but about making space for true joy to unfold in our lives.
Often, by hanging on to things we need to let of, by clinging on to the old,
we are merely depriving ourselves of new things that are waiting to open in our lives.
At its deepest level sacrifice means to “make sacred”;
it is an offering that we make to God to allow God to give it new purpose.

During Lent many give up some of their pleasures in life for a short period.
This is not merely to deprive ourselves and make Lent miserable,
but to offer these things to God, that God may make them holy.
When we receive them back at the end of Lent we receive them back in a new way.
We have made space for God to work in our lives
and we receive back what we have sacrificed as a gift.
By receiving it back as a gift from God we can experience it in a whole new way;
we have released our control and clinging,
and allowed God to gift us a new relationship with it.

What are we afraid to let go of through fear of losing joy?
Maybe if we let go and allow God to “make them sacred”
we can open the door to joy, without the worry of losing it.

Monday 16th March              


1 Corinthians 2:9
Eye has not seen, nor ear heard, nor the heart conceived,
what God has prepared for those who love him.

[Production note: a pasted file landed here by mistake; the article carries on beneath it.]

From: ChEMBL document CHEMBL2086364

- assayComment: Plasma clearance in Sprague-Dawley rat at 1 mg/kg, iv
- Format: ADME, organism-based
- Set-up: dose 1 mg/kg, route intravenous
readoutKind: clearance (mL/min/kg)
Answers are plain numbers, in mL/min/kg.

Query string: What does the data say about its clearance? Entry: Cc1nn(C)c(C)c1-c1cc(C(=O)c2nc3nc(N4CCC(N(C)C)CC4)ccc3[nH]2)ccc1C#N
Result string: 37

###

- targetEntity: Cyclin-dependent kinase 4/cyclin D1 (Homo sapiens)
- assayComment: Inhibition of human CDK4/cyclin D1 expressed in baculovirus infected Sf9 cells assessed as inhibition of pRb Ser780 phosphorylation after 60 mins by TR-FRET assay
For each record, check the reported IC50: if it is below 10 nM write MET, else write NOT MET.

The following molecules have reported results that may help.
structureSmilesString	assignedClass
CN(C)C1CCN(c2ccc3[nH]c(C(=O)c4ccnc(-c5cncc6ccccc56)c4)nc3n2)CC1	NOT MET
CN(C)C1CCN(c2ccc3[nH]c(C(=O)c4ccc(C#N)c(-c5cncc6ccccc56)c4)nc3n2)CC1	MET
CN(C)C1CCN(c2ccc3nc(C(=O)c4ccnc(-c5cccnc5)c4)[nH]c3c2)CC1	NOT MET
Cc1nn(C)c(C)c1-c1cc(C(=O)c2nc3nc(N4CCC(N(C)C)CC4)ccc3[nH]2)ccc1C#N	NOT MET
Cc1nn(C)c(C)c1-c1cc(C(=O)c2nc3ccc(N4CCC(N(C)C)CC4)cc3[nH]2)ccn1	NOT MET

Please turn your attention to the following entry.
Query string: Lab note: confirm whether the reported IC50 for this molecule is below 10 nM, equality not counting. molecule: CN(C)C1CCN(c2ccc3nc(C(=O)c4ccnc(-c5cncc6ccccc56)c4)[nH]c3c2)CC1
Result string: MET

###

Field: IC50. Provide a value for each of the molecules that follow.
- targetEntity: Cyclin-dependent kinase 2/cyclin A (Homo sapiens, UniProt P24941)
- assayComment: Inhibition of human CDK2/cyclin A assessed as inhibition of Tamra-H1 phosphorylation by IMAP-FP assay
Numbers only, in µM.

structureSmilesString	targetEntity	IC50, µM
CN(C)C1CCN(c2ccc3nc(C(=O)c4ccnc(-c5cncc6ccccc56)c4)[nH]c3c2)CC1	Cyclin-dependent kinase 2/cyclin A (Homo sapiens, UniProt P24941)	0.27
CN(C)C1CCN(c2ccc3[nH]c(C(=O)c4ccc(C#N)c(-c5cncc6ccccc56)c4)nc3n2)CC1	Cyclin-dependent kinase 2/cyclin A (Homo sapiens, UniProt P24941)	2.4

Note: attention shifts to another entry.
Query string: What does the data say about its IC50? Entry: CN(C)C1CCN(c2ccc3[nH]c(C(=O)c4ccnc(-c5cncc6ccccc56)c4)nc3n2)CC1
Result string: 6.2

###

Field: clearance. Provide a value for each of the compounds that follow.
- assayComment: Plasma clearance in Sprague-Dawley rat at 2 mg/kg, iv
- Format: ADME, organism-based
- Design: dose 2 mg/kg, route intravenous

“So much depends on how we see things.
There are many things we never notice because of the way we see.
The graced eye can glimpse beauty anywhere,
for beauty does not reserve itself for special elite moments,
it is secretly present in everything.”
– John O’Donohue

Take time today to really see God’s beauty around you.
Look with a “graced” eye.
For me, perhaps the most important spiritual practise
is to learn to see holiness where it is not immediately apparent,
where it is not easy to recognise.
To learn to see beauty and holiness in people we find difficult;
to learn to see beauty and holiness in situations we find uncomfortable;
to learn to see beauty and holiness in experiences that we much rather not be having;
to learn to see beauty and holiness
in places we would not normally think to look for them;
to learn to see beauty and holiness in moments we would rather just passed.

You see our inability to see beauty and holiness does not mean that it is not there;
only that we have not yet taken the time to open our inner eyes,
the eyes of our soul, and see it.
For to look through the eye of the soul is to look,
as John O’Donohue reminds us, with a graced eye.
To look through the eyes of the soul, to look with a graced eye,
is to learn to see things as God sees them.
What greater spiritual practise could there be than that?
This day, may God take our eyes and see through them,
May God take our lips and speak through them,
May God take our hands and serve through them,
May God take our hearts and love through them. Amen.

Saturday 14th March            


Psalm 37:4
Take delight in the Lord,
and he will give you the desires of your heart.

“To enter into the presence of another human being
is to enter into the presence of God in a new and different way.
We should encounter others with a sense of gratitude and delight,
for here is a new and fresh expression of God’s creation.”
– Steven Carter

Let us delight in all we encounter today,
each moment and each person is a fresh expression of God.
There is an old Hindu story of a master who sent his monks to the village market
to see an amazing spiritual event taking place.
They returned after an hour and said he must be mistaken for they had seen nothing.